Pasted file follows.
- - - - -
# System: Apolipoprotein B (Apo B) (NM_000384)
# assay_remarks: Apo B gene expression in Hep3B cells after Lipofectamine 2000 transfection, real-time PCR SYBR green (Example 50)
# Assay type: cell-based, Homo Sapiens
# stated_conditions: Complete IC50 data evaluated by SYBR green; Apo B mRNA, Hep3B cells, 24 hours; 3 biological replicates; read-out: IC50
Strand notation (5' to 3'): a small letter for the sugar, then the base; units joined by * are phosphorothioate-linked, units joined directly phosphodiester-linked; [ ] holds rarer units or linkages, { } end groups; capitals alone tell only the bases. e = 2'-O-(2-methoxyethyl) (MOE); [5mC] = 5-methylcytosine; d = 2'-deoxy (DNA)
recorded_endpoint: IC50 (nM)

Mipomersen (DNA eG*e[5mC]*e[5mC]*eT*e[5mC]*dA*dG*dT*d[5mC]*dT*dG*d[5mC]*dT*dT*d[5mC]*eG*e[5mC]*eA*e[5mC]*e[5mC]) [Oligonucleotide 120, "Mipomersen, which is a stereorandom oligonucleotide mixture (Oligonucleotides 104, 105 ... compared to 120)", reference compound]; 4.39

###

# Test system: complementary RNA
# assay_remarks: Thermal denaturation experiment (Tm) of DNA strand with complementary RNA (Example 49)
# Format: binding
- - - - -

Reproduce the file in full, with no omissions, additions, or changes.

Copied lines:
# System: Apolipoprotein B (Apo B) (NM_000384)
# assay_remarks: Apo B gene expression in Hep3B cells after Lipofectamine 2000 transfection, real-time PCR SYBR green (Example 50)
# Assay type: cell-based, Homo Sapiens
# stated_conditions: Complete IC50 data evaluated by SYBR green; Apo B mRNA, Hep3B cells, 24 hours; 3 biological replicates; read-out: IC50
Strand notation (5' to 3'): a small letter for the sugar, then the base; units joined by * are phosphorothioate-linked, units joined directly phosphodiester-linked; [ ] holds rarer units or linkages, { } end groups; capitals alone tell only the bases. e = 2'-O-(2-methoxyethyl) (MOE); [5mC] = 5-methylcytosine; d = 2'-deoxy (DNA)
recorded_endpoint: IC50 (nM)

Mipomersen (DNA eG*e[5mC]*e[5mC]*eT*e[5mC]*dA*dG*dT*d[5mC]*dT*dG*d[5mC]*dT*dT*d[5mC]*eG*e[5mC]*eA*e[5mC]*e[5mC]) [Oligonucleotide 120, "Mipomersen, which is a stereorandom oligonucleotide mixture (Oligonucleotides 104, 105 ... compared to 120)", reference compound]; 4.39

###

# Test system: complementary RNA
# assay_remarks: Thermal denaturation experiment (Tm) of DNA strand with complementary RNA (Example 49)
# Format: binding